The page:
Development as Freedom, by Amartya Sen.
This was the first book I bought after returning home from two years overseas in 2004. It has traveled with us until now. It's probably best that I didn't read it until recently since I have a much better appreciation of the arguments.
Sen is a Nobel prize winning economist (1998), and one of my grad school teacher's teacher's teacher. He combines economic analysis with moral philosophy. His point (I think) is that freedom is both and ends and a means of development, and we should analyze policies' effects on freedom.
He delves into the philosophical problems of development. For example, material well-being can't be the best measure of economic development because American slaves had higher incomes and life expectancy than certain people in the third world today-- yet they had no freedom. We need a measure of freedom, which requires its own understandings and definitions.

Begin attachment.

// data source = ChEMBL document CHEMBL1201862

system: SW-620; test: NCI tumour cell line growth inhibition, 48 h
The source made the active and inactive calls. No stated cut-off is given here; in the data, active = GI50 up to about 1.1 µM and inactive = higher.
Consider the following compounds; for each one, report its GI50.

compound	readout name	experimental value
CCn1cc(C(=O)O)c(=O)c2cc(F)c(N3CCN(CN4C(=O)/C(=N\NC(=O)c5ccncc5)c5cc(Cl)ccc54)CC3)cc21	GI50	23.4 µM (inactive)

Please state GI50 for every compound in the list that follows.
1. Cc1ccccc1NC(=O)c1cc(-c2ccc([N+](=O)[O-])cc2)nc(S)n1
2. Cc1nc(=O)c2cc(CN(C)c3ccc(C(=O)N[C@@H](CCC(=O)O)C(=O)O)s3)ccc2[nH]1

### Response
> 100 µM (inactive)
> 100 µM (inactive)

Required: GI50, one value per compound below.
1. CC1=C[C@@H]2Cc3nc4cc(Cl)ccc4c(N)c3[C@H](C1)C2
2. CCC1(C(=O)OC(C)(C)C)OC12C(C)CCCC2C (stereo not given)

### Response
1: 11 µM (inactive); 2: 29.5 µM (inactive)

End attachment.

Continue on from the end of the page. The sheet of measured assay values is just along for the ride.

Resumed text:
Sen compares the thinking of the Scottish Enlightenment to libertarianism to Rawlsian thinking. So, there are some deep philosophical weeds to wade through. Chapter 4 is the best, dealing with issues of statism vs. markets.
Sen bases his thinking mostly on Adam Smith, and he fleshes out many of the lesser-known aspects of Smith's writings. But he also brings Eastern thought to the table in an attempt to humble Western assumptions of moral/philosophical tolerance. He debunks the idea of "Asian values" being culpable for Chinese statism but roundly points out the progress of the Chinese economically while dealing with their restrictions on freedom.
It's not a book for the non-philosophically or economically inclined. But it was good to read at this stage in my career. I'm more interested in some of his other thinking and works on development.
2.5 stars out of 5.